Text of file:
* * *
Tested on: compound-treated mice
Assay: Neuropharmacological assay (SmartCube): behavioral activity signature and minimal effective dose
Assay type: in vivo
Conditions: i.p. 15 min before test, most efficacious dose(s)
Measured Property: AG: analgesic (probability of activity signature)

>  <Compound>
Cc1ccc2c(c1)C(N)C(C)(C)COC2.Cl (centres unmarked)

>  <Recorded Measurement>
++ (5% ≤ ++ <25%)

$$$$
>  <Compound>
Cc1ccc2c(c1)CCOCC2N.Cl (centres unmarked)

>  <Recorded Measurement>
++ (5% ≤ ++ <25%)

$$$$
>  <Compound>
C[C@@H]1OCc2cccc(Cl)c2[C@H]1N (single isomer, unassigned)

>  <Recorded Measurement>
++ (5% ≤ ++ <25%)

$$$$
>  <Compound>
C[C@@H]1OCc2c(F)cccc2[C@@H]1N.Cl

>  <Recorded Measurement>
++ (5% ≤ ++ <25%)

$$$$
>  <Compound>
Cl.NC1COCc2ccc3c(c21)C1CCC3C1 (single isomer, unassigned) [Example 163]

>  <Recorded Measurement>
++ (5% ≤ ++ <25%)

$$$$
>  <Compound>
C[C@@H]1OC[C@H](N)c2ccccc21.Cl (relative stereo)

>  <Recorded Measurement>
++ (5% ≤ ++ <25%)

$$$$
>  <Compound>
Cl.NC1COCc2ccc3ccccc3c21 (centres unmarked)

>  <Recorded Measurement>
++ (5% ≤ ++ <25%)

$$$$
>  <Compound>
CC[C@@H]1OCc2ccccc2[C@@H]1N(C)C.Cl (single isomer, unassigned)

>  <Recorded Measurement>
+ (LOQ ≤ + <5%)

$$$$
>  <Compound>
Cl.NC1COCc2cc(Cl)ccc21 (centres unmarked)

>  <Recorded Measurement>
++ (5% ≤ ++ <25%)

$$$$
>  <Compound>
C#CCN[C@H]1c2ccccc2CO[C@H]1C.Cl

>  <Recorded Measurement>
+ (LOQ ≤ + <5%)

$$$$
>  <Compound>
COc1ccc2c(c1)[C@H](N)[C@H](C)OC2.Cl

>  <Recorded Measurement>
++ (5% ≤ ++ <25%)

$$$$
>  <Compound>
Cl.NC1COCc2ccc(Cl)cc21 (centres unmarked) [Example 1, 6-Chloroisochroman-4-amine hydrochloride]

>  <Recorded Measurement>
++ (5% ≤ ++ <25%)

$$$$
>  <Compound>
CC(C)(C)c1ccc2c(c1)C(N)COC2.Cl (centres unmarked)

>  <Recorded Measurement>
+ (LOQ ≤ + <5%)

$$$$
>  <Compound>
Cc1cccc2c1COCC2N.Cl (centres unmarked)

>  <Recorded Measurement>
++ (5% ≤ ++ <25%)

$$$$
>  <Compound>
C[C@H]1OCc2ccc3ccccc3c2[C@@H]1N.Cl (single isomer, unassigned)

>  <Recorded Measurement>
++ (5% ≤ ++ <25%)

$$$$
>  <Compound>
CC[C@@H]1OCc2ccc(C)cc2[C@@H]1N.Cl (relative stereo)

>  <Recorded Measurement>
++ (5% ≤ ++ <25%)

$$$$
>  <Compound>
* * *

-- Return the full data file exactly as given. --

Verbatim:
Tested on: compound-treated mice
Assay: Neuropharmacological assay (SmartCube): behavioral activity signature and minimal effective dose
Assay type: in vivo
Conditions: i.p. 15 min before test, most efficacious dose(s)
Measured Property: AG: analgesic (probability of activity signature)

>  <Compound>
Cc1ccc2c(c1)C(N)C(C)(C)COC2.Cl (centres unmarked)

>  <Recorded Measurement>
++ (5% ≤ ++ <25%)

$$$$
>  <Compound>
Cc1ccc2c(c1)CCOCC2N.Cl (centres unmarked)

>  <Recorded Measurement>
++ (5% ≤ ++ <25%)

$$$$
>  <Compound>
C[C@@H]1OCc2cccc(Cl)c2[C@H]1N (single isomer, unassigned)

>  <Recorded Measurement>
++ (5% ≤ ++ <25%)

$$$$
>  <Compound>
C[C@@H]1OCc2c(F)cccc2[C@@H]1N.Cl

>  <Recorded Measurement>
++ (5% ≤ ++ <25%)

$$$$
>  <Compound>
Cl.NC1COCc2ccc3c(c21)C1CCC3C1 (single isomer, unassigned) [Example 163]

>  <Recorded Measurement>
++ (5% ≤ ++ <25%)

$$$$
>  <Compound>
C[C@@H]1OC[C@H](N)c2ccccc21.Cl (relative stereo)

>  <Recorded Measurement>
++ (5% ≤ ++ <25%)

$$$$
>  <Compound>
Cl.NC1COCc2ccc3ccccc3c21 (centres unmarked)

>  <Recorded Measurement>
++ (5% ≤ ++ <25%)

$$$$
>  <Compound>
CC[C@@H]1OCc2ccccc2[C@@H]1N(C)C.Cl (single isomer, unassigned)

>  <Recorded Measurement>
+ (LOQ ≤ + <5%)

$$$$
>  <Compound>
Cl.NC1COCc2cc(Cl)ccc21 (centres unmarked)

>  <Recorded Measurement>
++ (5% ≤ ++ <25%)

$$$$
>  <Compound>
C#CCN[C@H]1c2ccccc2CO[C@H]1C.Cl

>  <Recorded Measurement>
+ (LOQ ≤ + <5%)

$$$$
>  <Compound>
COc1ccc2c(c1)[C@H](N)[C@H](C)OC2.Cl

>  <Recorded Measurement>
++ (5% ≤ ++ <25%)

$$$$
>  <Compound>
Cl.NC1COCc2ccc(Cl)cc21 (centres unmarked) [Example 1, 6-Chloroisochroman-4-amine hydrochloride]

>  <Recorded Measurement>
++ (5% ≤ ++ <25%)

$$$$
>  <Compound>
CC(C)(C)c1ccc2c(c1)C(N)COC2.Cl (centres unmarked)

>  <Recorded Measurement>
+ (LOQ ≤ + <5%)

$$$$
>  <Compound>
Cc1cccc2c1COCC2N.Cl (centres unmarked)

>  <Recorded Measurement>
++ (5% ≤ ++ <25%)

$$$$
>  <Compound>
C[C@H]1OCc2ccc3ccccc3c2[C@@H]1N.Cl (single isomer, unassigned)

>  <Recorded Measurement>
++ (5% ≤ ++ <25%)

$$$$
>  <Compound>
CC[C@@H]1OCc2ccc(C)cc2[C@@H]1N.Cl (relative stereo)

>  <Recorded Measurement>
++ (5% ≤ ++ <25%)

$$$$
>  <Compound>